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Traditional and Analytical Philosophy: Lectures on the Philosophy of Language Paperback – January 14, 2010

ISBN-13: 978-0521125734 ISBN-10: 0521125731 Edition: 1st

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Product Details

  • Paperback: 452 pages
  • Publisher: Cambridge University Press; 1 edition (January 14, 2010)
  • Language: English
  • ISBN-10: 0521125731
  • ISBN-13: 978-0521125734
  • Product Dimensions: 1 x 8.4 x 5.4 inches
  • Shipping Weight: 1.4 pounds (View shipping rates and policies)
  • Average Customer Review: 5.0 out of 5 stars  See all reviews (1 customer review)
  • Amazon Best Sellers Rank: #1,613,532 in Books (See Top 100 in Books)

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Language Notes

Text: English, German (translation) --This text refers to an out of print or unavailable edition of this title.

Book Description

Ernst Tugendhat was trained in the Heideggerian modes of phenomenological and hermeneutical thinking. Yet increasingly he came to believe that the most appropriate approach was from within the framework of analytical philosophy. This book grew out of that conviction, and as such it brought a fresh perspective to some of the rarely examined assumptions and methods of analysis.

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11 of 11 people found the following review helpful By Pierre Adler on January 30, 2010
Format: Paperback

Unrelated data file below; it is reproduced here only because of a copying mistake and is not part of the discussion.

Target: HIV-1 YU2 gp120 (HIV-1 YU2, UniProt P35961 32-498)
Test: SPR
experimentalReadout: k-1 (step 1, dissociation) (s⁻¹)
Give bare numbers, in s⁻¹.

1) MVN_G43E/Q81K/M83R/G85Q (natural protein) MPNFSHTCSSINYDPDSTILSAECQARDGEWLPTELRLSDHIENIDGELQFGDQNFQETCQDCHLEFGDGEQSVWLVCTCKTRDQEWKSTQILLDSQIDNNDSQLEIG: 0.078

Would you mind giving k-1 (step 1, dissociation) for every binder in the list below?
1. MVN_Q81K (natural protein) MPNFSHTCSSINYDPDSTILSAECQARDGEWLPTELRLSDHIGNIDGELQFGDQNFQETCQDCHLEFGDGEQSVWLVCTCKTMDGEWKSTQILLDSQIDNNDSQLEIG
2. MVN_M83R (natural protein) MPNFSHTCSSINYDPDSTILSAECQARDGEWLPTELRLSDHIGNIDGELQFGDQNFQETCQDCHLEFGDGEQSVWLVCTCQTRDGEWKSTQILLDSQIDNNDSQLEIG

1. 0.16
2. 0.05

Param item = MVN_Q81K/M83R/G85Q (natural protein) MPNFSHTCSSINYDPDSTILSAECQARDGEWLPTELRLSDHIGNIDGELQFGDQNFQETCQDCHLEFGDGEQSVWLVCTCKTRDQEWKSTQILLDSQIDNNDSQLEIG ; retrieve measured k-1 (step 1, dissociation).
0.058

This great work was first published in 1976, in German.

Like Karl-Otto Apel and Jürgen Habermas, Ernst Tugendhat is steeped in both "continental" (Tugendhat's preferred term is 'traditional') and analytical philosophy. Tugendhat argues that the philosophy of language (as semantics of natural language) is "ontology's legitimate successor" (p. 31). This displacement of ontology by the philosophy of language also transforms Heidegger's account of human understanding: indeed, speaking about the Lectures in the preface to the 1992 collection of his papers, Tugendhat says that they "represent an attempt to take up in new fashion Heidegger's question concerning the unitary structure of understanding" (E. T., "Philosophische Aufsätze" (Frankfurt: Suhrkamp, 1992), p. 12)).

Written in limpid prose, this remains the most systematic and historically oriented treatise on the (analytical) philosophy of language. Its account of the semantic behavior of singular terms is unmatched to this day. I also consider this work to be the most illuminating and fruitful attempt made so far to bridge the divide between the "continental" and analytical ways of philosophizing. This book is single-handledly responsible for ushering analysis into Germany and France, and many other parts of Europe (in France, it was reviewed by Vincent Descombes (see the reference below) before he published "Grammaire d'objets en tous genres" and by Jacques Bouveresse).

The work contains many discussions of Aristotle, Frege, Husserl, Wittgenstein, Austin, Strawson, Searle, and, to a lesser extent, of Heidegger. It should be required reading for anyone interested in the philosophy of language.

See Richard Rorty's enthusiastic and informative review of the book in "The Journal of Philosophy" 82 (1985), pp. 720-729. Another great review of the book is that of Vincent Descombes, "La philosophie comme science rigoureusement descriptive," in "Critique" 407 (1981), pp. 351-375
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